1. Start by stamping out exclusion Evidence shows that conflict happens in places where people can’t trust the police or get access to justice, and their prospects for a decent life are stolen by corrupt elites. Governments everywhere need to start respecting and stop the neglect, abuse and stigmatization of their own people. Media and others that promote ‘them-and-us’ thinking must be challenged to stop spreading hate.
2. Bring about true equality between women and men The larger a country’s gender gap, the more likely it is to be involved in violent conflict, according to research in Valerie Hudson’s Sex and World Peace (2012). Gender inequality trumps GDP, level of democracy or ethnic-religious identity, to make more likely both external and internal conflict, and being the first to resort to force in such conflicts. In contrast, when women participate in peace processes, peace is more likely to endure.
3. Share out wealth fairly According to a World Bank survey, 40 percent of those who join rebel groups do so because of a lack of economic opportunities. Relative poverty is just as important, with more equal societies marked by high levels of trust and low levels of violence. Economic fairness when it comes to public resources, taxation and tax evasion is also key. The systematic transfer of wealth from rich to poor – instead of the other way round – improves security for everyone.
4. Tackle climate change Ecological stress from global warming is proven to exacerbate conflicts over resources such as land and water, particularly in East Africa. For all its shortcomings, the UN climate agreement is evidence that the world can tackle and mitigate crises by cooperation, instead of war. A functioning climate deal ‘is the greatest peace deal the world could have,’ according to Dan Smith, from the leading arms-control thinktank SIPRI.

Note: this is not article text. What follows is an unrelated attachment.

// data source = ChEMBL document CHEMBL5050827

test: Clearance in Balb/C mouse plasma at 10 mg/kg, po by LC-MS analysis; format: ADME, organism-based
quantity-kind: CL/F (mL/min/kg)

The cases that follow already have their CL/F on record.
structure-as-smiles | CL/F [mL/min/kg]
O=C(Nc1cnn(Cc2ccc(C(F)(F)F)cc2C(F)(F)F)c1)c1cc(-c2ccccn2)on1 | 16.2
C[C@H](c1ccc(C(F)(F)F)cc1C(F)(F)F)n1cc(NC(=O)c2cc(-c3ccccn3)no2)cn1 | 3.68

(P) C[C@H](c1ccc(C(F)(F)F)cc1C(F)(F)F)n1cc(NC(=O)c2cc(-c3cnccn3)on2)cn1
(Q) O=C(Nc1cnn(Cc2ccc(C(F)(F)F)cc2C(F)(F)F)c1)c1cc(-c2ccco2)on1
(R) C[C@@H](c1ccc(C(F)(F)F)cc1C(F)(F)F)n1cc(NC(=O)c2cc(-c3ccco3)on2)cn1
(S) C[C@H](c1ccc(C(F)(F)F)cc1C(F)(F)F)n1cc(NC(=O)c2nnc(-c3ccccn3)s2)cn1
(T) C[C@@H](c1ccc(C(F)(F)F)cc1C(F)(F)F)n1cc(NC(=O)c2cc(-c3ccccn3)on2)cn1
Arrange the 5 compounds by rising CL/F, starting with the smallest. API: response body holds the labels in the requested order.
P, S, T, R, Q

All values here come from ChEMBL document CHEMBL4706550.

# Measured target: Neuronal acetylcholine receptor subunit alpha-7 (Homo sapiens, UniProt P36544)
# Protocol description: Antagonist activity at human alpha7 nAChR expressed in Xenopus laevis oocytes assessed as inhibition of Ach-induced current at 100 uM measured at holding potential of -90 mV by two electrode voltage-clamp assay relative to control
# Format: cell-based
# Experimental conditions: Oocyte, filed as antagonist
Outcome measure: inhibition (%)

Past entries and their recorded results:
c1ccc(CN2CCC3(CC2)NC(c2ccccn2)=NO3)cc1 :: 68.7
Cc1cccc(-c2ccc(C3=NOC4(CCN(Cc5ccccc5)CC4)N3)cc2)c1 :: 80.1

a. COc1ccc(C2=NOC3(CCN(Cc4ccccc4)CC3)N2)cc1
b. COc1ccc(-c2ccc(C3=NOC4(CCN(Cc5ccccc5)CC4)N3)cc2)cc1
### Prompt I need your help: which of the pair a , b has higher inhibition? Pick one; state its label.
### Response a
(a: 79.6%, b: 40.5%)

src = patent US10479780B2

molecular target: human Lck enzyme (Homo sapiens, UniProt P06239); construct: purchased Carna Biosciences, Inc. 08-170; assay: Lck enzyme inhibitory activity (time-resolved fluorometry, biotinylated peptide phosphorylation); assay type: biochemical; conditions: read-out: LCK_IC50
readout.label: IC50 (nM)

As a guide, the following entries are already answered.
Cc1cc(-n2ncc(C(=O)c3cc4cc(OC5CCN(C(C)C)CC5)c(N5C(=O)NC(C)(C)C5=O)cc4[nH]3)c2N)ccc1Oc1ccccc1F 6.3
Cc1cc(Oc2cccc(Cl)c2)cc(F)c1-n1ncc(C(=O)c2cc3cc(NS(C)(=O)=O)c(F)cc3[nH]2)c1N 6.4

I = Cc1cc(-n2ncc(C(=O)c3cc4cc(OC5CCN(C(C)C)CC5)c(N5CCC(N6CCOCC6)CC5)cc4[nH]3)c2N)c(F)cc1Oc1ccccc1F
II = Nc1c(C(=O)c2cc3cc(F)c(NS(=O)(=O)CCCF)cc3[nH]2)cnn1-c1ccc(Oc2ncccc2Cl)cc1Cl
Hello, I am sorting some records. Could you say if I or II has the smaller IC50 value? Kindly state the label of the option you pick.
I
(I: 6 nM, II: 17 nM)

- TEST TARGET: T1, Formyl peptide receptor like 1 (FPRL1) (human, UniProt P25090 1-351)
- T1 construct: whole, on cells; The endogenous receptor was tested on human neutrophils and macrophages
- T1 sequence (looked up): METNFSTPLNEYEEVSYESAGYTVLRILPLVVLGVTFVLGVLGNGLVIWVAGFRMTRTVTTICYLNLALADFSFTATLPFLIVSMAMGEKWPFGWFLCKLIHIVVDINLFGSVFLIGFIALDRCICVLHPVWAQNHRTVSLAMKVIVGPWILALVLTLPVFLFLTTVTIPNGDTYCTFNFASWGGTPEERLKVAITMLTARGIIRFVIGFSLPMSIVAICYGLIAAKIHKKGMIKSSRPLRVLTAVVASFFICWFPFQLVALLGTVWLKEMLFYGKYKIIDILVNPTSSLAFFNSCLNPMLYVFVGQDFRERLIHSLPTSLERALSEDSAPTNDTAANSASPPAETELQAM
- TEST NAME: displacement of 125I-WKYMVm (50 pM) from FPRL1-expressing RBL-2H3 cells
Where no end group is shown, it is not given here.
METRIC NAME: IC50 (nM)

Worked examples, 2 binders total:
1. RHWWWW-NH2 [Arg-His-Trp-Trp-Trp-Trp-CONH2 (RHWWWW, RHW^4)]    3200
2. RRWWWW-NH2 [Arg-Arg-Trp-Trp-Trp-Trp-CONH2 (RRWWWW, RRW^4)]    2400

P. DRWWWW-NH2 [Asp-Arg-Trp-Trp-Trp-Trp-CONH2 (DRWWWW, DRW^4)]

5. Control arms sales The promotion of arms sales and heavy spending on aggressive military capabilities is heightening global tensions. The proliferation of arms drives conflict and makes violence more likely. Arms treaty signatories must be held to their word, as we build evidence of violations and hold sellers accountable. We can also build support for a groundbreaking new convention that bans nuclear weapons and makes it illegal to possess or use them. 6. Display less hubris, make more policy change A look at the track record of counter-terrorism, the ‘war on drugs’, stabilization and state-building efforts and colonial wars ‘shows a pattern of largely very sobering failure’ says Saferworld’s Larry Attree. Humility and willingness to atone for past aggression on the international stage is essential – as is an end to the self-serving and counter-productive policy in the Middle East.
7. Protect political space If governments expect young, marginalized people to embrace an open society rather than pursue more violent and vengeful paths, they must allow public dissent. Across the world – and the political spectrum – this space must be defended from repressive tools such as ad hoc administrative regulation, misuse of anti-terrorist measures, arbitrary arrest and imprisonment, even torture and murder.
8. Fix intergenerational relations Much conflict can be understood as a youth revolt against established corrupt systems run by, generally, older men. In countries with strict age hierarchies young people can’t voice their frustrations, which creates a dangerous dynamic, explains researcher and peacebuilder Chitra Nagarajan. This is compounded by classic victim-blaming, in which young men are treated as a ticking time bomb.
9. Build an integrated peace movement Short-term anti-war movements have taken the place of active and permanent peace movements. We need to promote nonviolent alternatives and successes; peace campaigner Phyllis Bennis believes peace must be woven into other social movements, giving the example of the Poor People’s Campaign in the US last March, which attacked the war economy and linked it to poverty at home.
10. Look within Peace starts with you. Ordinary citizens can make a difference. When’s the last time you said sorry? Think about who loses when you win. Are the people around you heard and respected or marginalized, ignored and left out? Make a decision to care about what happens to them. Start a constructive conversation with someone you disagree with. Challenge ‘them-and-us’ thinking in yourself as well as in others. Every one of us can choose to make society more just and peaceful, or more unjust and warlike.